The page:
Last modified: 25 Jul 2017 16:19
This course develops a Religious Studies perspective on religions. Jewish, Christian and Islamic traditions will be explored in their historical, systematic, and practical/ritual dimensions. This course will not seek whether one religion is more advanced, better, or prefarable over another. The 'truth' claims made by those traditions are not the subject of the course. On the contrary, issues such as: what does the term 'Abrahamic' mean? What are the main differences and similarities between those traditions and their respective founders? lie at the core of this course's aims.
|Session||Second Sub Session||Credit Points||15 credits (7.5 ECTS credits)|
|Campus||Old Aberdeen||Sustained Study||Yes|
This course develops a Religious Studies perspective on religions. Religious traditions that have originated in the Near East, such as Judaism, Christianity and Islam, will be explored in their historical, systematic, and practical/ritual dimensions.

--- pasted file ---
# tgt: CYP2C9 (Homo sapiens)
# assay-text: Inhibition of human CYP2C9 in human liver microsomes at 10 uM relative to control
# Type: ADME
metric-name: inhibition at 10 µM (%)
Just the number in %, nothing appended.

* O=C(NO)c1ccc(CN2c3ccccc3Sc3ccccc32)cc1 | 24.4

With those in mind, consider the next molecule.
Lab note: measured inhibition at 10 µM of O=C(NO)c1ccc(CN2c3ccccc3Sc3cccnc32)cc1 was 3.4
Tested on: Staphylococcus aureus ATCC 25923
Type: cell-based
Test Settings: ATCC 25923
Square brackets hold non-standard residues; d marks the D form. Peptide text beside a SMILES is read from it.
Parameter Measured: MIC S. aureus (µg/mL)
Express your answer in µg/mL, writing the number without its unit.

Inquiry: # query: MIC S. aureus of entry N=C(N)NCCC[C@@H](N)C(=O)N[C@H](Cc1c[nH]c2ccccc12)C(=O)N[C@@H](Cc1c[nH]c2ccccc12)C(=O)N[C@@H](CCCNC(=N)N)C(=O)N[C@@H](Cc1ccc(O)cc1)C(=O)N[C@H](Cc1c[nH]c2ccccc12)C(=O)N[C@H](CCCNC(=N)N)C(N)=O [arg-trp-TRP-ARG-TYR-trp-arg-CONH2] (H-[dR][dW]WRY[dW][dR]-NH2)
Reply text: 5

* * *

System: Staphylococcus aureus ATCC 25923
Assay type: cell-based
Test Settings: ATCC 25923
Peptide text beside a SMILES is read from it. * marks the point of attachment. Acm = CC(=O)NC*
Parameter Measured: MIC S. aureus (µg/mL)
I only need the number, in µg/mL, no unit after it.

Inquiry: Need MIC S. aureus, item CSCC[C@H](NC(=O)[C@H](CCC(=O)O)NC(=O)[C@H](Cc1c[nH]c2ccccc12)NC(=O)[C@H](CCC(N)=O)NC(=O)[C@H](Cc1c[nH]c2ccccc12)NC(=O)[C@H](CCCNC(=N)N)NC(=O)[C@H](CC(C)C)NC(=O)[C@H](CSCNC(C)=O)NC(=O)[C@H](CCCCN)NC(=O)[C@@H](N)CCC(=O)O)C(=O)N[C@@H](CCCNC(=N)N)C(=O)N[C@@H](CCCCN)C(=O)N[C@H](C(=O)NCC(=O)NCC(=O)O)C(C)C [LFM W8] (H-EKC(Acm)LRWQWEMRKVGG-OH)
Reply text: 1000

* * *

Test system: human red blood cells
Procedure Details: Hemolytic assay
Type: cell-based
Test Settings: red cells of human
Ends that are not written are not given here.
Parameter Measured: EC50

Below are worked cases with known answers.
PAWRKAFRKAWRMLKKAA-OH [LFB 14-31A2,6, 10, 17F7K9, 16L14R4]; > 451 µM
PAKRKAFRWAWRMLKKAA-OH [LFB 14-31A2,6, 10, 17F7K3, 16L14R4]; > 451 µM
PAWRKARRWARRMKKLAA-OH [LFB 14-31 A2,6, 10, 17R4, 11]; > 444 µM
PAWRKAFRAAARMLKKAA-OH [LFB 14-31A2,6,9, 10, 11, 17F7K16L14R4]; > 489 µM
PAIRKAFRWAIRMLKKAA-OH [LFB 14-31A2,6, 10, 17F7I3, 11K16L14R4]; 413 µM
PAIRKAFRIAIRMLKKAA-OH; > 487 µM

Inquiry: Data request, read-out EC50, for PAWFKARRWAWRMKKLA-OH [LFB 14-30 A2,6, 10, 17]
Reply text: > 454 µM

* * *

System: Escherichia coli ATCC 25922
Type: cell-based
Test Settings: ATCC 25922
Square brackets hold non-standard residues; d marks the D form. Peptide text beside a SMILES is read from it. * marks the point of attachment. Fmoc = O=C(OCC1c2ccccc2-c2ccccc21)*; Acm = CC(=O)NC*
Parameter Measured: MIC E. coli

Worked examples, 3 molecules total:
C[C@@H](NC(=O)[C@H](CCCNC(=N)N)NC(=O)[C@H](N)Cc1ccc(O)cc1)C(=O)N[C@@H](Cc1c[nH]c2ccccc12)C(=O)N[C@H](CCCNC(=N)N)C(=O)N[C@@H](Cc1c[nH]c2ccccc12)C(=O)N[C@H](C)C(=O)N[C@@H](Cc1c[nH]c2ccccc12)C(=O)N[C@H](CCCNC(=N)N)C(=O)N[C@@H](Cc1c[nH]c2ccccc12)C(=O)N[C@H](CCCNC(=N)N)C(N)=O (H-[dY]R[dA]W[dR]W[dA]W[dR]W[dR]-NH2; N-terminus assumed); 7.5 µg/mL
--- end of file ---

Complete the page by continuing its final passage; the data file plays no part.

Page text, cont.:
• have learnt to distinguish a Religious-Studies perspective from other academic and non-academic perspectives
• understand religious traditions as multi-dimensional constructs
• be able to interpret the basic features of the traditions studied
• be able to critically read and analyse primary and secondary sources dealing with religion/s.
This is the total time spent in lectures, tutorials and other class teaching.
Formative assessment principally takes the form of conversation amongst instructors and students during tutorial sessions, and this will form an essential part of the work of the lectures.
Students get detailed feedback on their essay. Written feedback on exam performance is available on request.